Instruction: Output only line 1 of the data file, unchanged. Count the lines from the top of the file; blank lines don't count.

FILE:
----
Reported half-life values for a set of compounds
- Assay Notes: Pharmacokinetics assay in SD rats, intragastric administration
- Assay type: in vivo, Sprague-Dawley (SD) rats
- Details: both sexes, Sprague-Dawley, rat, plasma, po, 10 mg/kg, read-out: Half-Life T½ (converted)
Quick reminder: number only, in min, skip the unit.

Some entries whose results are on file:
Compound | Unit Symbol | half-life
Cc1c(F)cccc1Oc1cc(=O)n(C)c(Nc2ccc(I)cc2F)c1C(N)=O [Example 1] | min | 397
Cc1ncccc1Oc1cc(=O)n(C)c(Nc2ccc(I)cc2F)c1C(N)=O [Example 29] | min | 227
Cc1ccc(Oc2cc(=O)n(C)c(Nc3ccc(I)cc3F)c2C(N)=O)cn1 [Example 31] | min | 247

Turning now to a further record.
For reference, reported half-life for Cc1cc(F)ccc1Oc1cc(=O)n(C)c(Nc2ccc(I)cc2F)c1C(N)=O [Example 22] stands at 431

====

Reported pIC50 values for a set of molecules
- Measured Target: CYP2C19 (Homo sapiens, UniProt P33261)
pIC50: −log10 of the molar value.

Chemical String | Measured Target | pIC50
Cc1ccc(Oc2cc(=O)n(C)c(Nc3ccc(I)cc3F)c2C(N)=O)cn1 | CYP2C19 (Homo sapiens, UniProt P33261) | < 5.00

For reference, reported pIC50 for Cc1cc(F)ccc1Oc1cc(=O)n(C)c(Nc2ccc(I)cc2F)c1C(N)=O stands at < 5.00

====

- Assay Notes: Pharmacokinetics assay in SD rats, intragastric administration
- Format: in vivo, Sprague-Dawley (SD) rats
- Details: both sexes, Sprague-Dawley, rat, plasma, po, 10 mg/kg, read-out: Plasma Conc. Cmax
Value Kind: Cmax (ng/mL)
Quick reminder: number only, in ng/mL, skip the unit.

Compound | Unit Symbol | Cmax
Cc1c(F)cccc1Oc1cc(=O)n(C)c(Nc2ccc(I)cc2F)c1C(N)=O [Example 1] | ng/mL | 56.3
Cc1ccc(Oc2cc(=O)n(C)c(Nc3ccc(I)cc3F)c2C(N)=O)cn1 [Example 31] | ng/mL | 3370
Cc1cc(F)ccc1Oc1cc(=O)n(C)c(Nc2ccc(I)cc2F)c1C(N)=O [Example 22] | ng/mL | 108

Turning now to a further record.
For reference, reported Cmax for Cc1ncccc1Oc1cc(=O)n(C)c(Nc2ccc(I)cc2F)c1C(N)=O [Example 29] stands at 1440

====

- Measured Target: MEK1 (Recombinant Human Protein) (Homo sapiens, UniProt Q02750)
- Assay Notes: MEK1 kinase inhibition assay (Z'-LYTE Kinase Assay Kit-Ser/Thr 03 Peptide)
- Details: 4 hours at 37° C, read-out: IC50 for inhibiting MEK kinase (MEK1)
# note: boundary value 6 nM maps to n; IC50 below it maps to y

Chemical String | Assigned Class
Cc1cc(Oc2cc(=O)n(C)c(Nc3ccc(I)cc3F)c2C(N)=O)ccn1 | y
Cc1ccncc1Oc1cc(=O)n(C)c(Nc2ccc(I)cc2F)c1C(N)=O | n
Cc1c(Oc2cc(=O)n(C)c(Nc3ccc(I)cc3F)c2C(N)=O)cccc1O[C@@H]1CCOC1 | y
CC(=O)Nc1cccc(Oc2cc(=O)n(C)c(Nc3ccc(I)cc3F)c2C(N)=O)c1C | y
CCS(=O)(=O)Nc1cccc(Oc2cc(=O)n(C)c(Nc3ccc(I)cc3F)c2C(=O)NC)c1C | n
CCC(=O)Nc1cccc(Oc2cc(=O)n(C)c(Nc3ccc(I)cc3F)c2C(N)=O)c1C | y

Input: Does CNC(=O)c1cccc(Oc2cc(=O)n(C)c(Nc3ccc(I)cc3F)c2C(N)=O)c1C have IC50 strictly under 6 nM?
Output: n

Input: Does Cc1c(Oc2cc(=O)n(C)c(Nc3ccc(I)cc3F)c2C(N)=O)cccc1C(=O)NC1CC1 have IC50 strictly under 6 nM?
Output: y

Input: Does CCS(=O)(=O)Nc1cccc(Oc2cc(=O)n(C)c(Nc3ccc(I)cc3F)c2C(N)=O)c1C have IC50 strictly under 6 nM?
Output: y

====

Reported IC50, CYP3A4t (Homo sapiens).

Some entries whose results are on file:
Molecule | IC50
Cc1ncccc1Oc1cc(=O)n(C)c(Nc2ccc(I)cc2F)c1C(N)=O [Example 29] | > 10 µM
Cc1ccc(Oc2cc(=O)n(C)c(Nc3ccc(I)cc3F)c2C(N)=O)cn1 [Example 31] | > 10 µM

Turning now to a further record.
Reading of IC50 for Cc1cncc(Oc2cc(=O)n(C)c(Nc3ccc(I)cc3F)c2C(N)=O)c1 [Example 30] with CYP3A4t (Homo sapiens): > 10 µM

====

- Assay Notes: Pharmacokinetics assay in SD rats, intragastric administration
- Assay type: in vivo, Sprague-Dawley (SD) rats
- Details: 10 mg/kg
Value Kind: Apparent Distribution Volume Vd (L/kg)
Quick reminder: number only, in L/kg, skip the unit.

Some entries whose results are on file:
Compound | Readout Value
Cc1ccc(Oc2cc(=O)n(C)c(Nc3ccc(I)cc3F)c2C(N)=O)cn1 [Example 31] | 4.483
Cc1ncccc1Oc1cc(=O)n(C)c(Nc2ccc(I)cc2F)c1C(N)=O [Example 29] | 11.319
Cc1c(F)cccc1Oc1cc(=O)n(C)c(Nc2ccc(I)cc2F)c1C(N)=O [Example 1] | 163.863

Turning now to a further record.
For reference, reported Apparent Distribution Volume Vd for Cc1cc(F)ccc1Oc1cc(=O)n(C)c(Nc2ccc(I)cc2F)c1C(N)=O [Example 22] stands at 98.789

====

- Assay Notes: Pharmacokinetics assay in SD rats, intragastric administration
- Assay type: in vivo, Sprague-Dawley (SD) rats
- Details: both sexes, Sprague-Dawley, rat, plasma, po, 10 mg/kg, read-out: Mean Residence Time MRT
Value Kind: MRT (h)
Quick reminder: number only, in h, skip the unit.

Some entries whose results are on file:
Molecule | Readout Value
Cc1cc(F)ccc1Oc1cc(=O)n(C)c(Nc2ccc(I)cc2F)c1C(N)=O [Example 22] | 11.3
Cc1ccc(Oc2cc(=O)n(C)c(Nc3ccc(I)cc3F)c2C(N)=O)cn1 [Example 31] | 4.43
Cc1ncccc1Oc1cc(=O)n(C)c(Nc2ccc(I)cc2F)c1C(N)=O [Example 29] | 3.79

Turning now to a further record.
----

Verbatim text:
Reported half-life values for a set of compounds